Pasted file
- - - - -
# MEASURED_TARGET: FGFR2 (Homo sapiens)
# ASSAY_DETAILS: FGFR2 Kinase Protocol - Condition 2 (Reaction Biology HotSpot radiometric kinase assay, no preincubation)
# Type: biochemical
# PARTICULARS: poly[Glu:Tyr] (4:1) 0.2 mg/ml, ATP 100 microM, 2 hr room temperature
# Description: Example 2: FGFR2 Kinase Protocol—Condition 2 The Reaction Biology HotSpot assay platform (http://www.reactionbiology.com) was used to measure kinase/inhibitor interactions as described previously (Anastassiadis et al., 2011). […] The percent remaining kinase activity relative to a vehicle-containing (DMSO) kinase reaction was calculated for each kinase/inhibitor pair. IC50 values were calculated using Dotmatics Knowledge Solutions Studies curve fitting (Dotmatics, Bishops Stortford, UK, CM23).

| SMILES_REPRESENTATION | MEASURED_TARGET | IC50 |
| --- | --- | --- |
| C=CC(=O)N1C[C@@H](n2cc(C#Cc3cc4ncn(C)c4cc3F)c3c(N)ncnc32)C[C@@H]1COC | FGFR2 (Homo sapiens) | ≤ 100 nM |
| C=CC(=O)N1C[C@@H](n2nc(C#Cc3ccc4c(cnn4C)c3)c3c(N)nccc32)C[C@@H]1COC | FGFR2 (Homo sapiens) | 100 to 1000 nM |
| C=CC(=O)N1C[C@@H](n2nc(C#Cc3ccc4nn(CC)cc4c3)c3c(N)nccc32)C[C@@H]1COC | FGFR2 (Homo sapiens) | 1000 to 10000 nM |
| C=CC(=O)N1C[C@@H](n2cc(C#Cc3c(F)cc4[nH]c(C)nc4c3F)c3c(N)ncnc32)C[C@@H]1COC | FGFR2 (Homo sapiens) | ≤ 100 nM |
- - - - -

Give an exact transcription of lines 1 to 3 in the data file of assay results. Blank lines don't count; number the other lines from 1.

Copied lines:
# MEASURED_TARGET: FGFR2 (Homo sapiens)
# ASSAY_DETAILS: FGFR2 Kinase Protocol - Condition 2 (Reaction Biology HotSpot radiometric kinase assay, no preincubation)
# Type: biochemical